Saccades differentially modulate human LGN and V1 responses in the presence and absence of visual stimulation

Curr Biol. 2005 Jan 11;15(1):37-41. doi: 10.1016/j.cub.2004.12.061.


Saccades occur several times each second in normal human vision. The visual image moves across the retina at high velocity during a saccade, yet no blurring of the visual scene is perceived . Active suppression of visual input may account for this perceptual continuity, but the neural mechanisms underlying such saccadic suppression remain unclear. We used functional MRI to specifically examine responses in the lateral geniculate nucleus (LGN) and primary visual cortex (V1) during saccades. Activity in both V1 and LGN was strongly modulated by saccades. Furthermore, this modulation depended on whether visual stimulation was present or absent. In complete darkness, saccades led to reliable signal increases in V1 and LGN, whereas in the presence of visual stimulation, saccades led to suppression of visually evoked responses. These findings represent unequivocal evidence for saccadic suppression in human LGN and retinotopically defined V1 and are consistent with the earliest site of saccadic suppression lying at or before V1.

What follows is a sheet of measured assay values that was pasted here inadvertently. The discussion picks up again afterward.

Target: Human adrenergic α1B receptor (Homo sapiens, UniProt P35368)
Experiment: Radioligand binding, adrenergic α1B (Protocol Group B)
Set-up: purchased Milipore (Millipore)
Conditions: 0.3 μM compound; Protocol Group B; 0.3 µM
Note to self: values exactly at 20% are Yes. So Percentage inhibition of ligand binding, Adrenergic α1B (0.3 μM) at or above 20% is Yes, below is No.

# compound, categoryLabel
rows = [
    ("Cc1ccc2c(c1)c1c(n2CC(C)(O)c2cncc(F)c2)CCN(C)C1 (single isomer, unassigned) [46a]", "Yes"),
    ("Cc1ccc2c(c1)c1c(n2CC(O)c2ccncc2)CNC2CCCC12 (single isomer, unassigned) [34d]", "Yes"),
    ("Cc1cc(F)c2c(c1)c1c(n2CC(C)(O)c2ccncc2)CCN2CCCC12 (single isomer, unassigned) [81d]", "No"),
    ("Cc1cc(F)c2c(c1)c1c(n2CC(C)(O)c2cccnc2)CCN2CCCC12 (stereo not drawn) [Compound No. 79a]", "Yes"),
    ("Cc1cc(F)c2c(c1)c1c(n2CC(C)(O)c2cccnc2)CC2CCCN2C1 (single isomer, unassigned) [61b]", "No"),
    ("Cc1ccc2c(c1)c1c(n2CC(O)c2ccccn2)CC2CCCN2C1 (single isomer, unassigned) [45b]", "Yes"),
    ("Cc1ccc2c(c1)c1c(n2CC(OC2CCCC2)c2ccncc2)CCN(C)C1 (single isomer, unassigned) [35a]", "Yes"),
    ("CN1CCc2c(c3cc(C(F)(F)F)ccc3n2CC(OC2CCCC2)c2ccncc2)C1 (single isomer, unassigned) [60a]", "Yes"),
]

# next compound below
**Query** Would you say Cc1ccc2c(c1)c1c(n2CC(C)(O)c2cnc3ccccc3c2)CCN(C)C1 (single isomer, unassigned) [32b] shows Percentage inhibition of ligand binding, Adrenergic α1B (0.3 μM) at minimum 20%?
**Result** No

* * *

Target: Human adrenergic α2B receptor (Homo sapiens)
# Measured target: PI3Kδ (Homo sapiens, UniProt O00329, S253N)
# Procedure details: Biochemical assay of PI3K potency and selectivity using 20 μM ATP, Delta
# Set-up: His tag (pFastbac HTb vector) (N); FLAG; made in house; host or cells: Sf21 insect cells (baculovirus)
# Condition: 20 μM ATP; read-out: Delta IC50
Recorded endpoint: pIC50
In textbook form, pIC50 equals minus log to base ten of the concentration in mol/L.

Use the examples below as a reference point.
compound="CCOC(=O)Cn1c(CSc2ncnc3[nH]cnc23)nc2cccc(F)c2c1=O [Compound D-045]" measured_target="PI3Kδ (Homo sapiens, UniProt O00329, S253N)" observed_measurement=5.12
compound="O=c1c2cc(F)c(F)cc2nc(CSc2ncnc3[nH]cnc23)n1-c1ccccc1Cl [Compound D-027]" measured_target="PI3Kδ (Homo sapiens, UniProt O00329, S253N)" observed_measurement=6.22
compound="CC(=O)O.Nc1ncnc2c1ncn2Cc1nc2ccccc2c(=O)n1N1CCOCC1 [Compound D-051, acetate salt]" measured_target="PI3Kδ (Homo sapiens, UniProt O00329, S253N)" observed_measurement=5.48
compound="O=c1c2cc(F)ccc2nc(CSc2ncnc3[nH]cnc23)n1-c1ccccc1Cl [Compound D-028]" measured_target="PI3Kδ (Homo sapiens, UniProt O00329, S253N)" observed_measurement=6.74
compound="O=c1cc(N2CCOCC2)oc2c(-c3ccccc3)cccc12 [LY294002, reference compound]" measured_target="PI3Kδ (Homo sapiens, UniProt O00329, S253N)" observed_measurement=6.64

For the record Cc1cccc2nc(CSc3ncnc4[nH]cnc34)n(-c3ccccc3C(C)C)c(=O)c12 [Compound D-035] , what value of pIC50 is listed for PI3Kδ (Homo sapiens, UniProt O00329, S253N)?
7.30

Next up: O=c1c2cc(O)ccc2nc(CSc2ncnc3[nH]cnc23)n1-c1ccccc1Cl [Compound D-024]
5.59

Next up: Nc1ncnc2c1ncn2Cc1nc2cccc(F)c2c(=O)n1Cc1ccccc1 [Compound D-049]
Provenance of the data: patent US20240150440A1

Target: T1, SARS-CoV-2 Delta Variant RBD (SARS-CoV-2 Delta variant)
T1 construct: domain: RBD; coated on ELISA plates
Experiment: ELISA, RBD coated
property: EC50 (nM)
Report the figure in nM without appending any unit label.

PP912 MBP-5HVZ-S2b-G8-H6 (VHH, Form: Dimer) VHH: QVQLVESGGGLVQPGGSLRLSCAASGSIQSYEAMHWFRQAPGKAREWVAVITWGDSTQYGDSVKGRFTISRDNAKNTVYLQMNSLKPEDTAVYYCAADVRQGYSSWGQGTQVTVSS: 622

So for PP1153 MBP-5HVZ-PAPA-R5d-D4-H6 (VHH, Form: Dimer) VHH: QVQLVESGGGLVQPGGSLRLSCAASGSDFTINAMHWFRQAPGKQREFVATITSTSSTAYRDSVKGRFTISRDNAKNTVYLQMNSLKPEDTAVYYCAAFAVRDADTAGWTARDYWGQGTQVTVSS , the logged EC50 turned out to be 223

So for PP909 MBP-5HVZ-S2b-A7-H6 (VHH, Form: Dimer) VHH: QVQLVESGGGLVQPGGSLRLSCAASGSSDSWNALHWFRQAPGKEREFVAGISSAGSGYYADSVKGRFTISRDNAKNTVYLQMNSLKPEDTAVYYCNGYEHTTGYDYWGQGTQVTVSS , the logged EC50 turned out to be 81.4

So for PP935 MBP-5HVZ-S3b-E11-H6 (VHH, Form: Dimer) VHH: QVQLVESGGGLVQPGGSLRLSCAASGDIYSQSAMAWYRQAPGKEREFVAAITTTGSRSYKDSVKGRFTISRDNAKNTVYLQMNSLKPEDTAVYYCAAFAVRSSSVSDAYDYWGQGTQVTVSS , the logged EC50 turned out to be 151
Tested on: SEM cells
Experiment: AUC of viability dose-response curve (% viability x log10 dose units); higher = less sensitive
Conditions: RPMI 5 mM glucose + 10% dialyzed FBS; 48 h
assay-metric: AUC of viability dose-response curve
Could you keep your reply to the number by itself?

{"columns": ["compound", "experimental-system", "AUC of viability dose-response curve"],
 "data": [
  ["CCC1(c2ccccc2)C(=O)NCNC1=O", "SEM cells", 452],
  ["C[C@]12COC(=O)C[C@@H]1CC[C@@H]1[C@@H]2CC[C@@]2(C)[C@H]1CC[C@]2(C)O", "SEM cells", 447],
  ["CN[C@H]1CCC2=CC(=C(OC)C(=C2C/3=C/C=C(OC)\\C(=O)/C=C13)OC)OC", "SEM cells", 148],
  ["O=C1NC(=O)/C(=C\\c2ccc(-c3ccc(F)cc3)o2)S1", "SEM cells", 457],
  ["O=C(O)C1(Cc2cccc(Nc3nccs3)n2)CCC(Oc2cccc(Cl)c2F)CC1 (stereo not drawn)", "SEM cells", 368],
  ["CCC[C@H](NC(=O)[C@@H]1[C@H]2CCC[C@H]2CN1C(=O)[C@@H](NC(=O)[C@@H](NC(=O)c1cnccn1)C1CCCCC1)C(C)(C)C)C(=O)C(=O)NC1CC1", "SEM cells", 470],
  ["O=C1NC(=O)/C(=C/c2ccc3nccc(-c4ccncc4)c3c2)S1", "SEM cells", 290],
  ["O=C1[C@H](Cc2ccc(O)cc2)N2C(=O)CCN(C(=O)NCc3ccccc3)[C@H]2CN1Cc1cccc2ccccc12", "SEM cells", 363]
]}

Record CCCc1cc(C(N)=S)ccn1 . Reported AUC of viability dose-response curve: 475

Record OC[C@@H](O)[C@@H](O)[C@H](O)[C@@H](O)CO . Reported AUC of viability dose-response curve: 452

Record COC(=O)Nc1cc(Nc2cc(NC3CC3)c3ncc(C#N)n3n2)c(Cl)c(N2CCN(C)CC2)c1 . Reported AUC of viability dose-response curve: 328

Publication types

  • Comparative Study
  • Research Support, Non-U.S. Gov't

MeSH terms

  • Geniculate Bodies / physiology*
  • Humans
  • Magnetic Resonance Imaging
  • Photic Stimulation
  • Regression Analysis
  • Retina / physiology
  • Saccades / physiology*
  • Visual Cortex / physiology*
  • Visual Perception / physiology*